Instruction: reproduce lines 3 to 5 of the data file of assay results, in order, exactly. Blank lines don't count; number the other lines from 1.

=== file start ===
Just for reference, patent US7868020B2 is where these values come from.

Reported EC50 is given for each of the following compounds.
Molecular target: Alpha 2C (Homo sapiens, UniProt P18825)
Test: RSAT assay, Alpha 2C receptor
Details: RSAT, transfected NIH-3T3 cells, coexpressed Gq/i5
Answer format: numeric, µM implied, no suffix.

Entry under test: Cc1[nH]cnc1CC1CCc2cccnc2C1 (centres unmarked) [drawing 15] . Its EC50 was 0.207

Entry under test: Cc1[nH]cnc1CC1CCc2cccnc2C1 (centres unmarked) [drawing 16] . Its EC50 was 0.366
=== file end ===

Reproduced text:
Molecular target: Alpha 2C (Homo sapiens, UniProt P18825)
Test: RSAT assay, Alpha 2C receptor
Details: RSAT, transfected NIH-3T3 cells, coexpressed Gq/i5